Johnson City: Texas Markets

This post, as well as a few others like this, profiles one of the many markets in Texas. I attend markets regularly as both vendor and customer, and there’s a reason for that: they are so fun!

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Nestled in the Hill Country, Johnson City Market Days is one of my favorites. It’s in downtown Johnson City, Texas, home of President Lyndon B. Johnson (whose boyhood home you can visit, if you’re a history buff), and falls every fourth weekend from March to October, with special dates during the holidays.



The entire market is situated on one block, so it is pretty small. Despite its small size, the quality, diversity, and talent of the vendors more than make up for it.


I sampled raw honey from a kind old man. There was a booth that sold unique stylish woodwork. There was jewelry, handmade knives, salsas… So many things that were handcrafted. I think that’s why I loved it so much: almost everything there was crafted by someone local. It wasn’t stocked with folks selling retail.

I ended up getting a hand-poured candle by Rustic Swank out of Marion, Texas. Their candles are made with “soy, dehydrated fruits, spices, an fragrance oils,” and all coloring, if used, is organic. I got the Lavender Fields scent, because I’m obsessed with lavender. It was $10, and they’ll refill it for half price.


The Texas Hill Country

A broad look at the gorgeous Hill Country.

CANVA Texas Hill Country

The Hill Country is the part of Texas I think everyone comes to see. The rolling hills, the breathtaking rock, blue skies, clear rivers, and blanketing bluebonnets are enough to make anyone want to drop everything and move here. Hell, I did. I moved here to go to college, but when I would question my choice of university and start looking somewhere else, the Hill Country kept me from leaving. In today’s post, I’m going to highlight just a few of my favorite places in the Texas Hill Country, but it is not, by any means, an exhaustive list.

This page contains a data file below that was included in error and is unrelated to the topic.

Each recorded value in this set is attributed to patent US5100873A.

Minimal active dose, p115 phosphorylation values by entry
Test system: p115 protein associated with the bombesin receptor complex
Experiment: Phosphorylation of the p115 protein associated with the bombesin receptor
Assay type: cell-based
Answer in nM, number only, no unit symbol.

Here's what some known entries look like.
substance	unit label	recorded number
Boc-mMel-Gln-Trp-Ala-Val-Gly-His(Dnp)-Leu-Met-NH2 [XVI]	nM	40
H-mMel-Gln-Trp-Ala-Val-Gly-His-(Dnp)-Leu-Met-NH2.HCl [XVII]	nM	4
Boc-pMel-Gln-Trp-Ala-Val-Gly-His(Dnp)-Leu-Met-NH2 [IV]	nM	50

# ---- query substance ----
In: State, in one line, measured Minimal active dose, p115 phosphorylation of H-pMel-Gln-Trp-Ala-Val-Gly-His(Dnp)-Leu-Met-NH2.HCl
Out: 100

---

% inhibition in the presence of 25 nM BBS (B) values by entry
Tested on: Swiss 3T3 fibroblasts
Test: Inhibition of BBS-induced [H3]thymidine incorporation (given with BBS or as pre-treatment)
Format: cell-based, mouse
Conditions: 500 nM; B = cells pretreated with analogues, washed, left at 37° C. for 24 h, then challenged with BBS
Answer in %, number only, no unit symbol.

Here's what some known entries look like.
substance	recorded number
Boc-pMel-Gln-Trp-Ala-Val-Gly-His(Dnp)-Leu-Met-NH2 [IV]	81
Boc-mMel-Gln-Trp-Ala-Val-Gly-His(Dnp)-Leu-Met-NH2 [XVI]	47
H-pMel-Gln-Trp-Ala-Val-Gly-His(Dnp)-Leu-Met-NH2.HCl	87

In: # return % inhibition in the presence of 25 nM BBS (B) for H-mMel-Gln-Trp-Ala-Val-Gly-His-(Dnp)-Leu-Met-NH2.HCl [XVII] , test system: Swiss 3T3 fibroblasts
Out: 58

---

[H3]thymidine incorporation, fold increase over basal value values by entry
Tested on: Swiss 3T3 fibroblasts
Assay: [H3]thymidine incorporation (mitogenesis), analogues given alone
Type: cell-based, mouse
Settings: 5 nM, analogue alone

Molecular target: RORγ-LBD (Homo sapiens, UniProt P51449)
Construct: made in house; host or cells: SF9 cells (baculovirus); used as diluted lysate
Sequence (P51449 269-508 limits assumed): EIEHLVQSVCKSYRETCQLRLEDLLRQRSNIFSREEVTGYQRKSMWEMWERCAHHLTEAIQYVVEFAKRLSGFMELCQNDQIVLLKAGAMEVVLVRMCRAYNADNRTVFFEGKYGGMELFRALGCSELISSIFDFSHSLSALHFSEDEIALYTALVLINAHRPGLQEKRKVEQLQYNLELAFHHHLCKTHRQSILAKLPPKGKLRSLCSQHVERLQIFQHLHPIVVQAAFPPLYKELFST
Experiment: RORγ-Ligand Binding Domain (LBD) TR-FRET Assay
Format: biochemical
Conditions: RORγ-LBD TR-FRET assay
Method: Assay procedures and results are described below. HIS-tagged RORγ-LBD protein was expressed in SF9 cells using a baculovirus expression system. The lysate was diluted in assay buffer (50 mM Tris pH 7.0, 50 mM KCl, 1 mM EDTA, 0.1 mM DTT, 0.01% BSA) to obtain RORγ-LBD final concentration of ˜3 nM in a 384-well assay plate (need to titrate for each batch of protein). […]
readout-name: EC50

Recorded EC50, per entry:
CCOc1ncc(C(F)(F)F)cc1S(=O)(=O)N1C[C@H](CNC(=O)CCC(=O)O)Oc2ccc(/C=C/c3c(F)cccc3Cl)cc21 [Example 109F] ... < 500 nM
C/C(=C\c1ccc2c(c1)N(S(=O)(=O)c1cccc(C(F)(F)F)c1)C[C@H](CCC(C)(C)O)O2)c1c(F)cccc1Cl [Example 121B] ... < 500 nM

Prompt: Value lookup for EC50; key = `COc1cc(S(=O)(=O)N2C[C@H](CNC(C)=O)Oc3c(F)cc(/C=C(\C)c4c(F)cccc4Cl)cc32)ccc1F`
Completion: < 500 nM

Austin is known for so many things: the Capitol, Sixth Street, UT, Austin City Limits, South by Southwest, Circuit of the Americas, and more that I’m probably forgetting. So many people come here, too, because of how “weird” it is by reputation.


Me at Jo’s Coffee on SoCo.

There’s more to Austin, though, than Sixth and Keepin’ it Weird. In fact, those are personally my least favorite things about it.

If you were to come to Austin, here’s where I’d send you:

Nutty Brown Cafe

I love the Nut so much. It’s easily my favorite music venue, and I’m sure they have great food, too (disclosure: I haven’t actually eaten there). I have been a couple of times for musical performances, once for the We Are Blood charity concert featuring Wade Bowen, Stoney Larue, and others and again for the Randy Rogers Band. It’s located west of Austin on Highway 290 going towards Dripping Springs. You can’t miss the neon cowboy out front! The amphitheater is located behind the restaurant. It has a large standing area that faces the stage and surrounding all of that is a lovely (and welcome in the summer time) grove of trees, tables and chairs of a wooden deck, a gorgeous bar, and sometimes a food truck or two. It’s so intimate, comfortable, welcoming, and fun. They usually feature country artists, both higher profile (like Jake Owen) and beloved Texas Country artists.


Pictures I took from the We Are Blood benefit concert, featuring Wade Bowen and Stoney Larue.

Lick Ice Creams

For most people, it’s all about Amy’s. I like Amy’s a lot, but I love Lick. Lick is located on Lamar Boulevard in downtown, and it features a rather unique variety of ice creams. Their ice creams are made mostly with products grown or raised here in Texas and is all natural. In addition (this is my favorite part), the flavors are… different. They’re a little weird, but they are damn good. Some flavors I have gotten have been Pink Peppercorn Lemon Twist, Grapefruit with Champagne Marshmallow, Goat’s Milk with Honey and Thyme, Fromage and Fig, and one with dewberries (I can’t remember the name…). They have their year-round, standard (which aren’t so “standard”) flavors and another set of seasonal flavors, which of course incorporate seasonal ingredients, like the dewberries in the spring. If this doesn’t quite sound your speed, I suggest Holla! Mode which is Thai Style ice cream. If you aren’t familiar with Thai style, then you better get there. It’s so cool. The ice cream makers (usually in a food truck) will mix up your liquidy ingredients and right before you, pour the mixture onto a cold table and start chopping, scraping, and mixing your ice cream until it’s frozen. Then they roll it on up into swirls and stack the swirls up in your bowl.